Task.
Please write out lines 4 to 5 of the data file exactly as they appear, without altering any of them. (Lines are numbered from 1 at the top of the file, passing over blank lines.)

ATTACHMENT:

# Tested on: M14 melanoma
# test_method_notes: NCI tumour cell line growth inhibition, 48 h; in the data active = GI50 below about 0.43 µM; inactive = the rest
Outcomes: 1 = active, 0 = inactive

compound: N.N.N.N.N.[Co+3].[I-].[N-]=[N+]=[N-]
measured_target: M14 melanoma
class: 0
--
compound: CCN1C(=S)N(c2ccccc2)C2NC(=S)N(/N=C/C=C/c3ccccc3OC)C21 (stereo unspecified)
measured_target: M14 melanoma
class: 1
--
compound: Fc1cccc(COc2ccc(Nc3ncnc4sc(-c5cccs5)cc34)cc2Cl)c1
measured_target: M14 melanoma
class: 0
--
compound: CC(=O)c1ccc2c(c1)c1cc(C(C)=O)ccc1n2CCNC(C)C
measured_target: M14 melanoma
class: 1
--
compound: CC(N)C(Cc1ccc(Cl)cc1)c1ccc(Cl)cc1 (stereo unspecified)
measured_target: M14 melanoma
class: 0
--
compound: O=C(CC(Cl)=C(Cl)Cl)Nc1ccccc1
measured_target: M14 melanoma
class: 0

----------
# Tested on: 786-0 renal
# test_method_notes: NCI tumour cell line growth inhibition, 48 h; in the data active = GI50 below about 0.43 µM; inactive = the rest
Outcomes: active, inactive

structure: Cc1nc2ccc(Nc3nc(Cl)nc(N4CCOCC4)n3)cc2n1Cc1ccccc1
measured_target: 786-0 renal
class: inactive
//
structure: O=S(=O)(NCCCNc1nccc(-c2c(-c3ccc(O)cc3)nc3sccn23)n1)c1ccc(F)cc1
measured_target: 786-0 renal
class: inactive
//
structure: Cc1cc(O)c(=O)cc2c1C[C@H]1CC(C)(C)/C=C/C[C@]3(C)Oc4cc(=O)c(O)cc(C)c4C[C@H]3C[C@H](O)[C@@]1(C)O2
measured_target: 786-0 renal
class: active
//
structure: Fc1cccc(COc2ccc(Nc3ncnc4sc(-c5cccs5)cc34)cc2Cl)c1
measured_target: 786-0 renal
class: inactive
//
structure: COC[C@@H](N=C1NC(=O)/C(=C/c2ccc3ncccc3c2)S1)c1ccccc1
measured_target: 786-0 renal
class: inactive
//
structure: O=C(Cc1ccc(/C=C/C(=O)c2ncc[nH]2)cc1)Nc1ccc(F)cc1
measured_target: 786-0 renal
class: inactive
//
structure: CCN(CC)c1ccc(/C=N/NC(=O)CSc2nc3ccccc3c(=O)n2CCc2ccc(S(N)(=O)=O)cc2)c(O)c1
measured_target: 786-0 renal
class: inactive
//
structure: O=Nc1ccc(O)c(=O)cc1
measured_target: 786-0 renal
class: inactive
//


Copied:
compound: N.N.N.N.N.[Co+3].[I-].[N-]=[N+]=[N-]
measured_target: M14 melanoma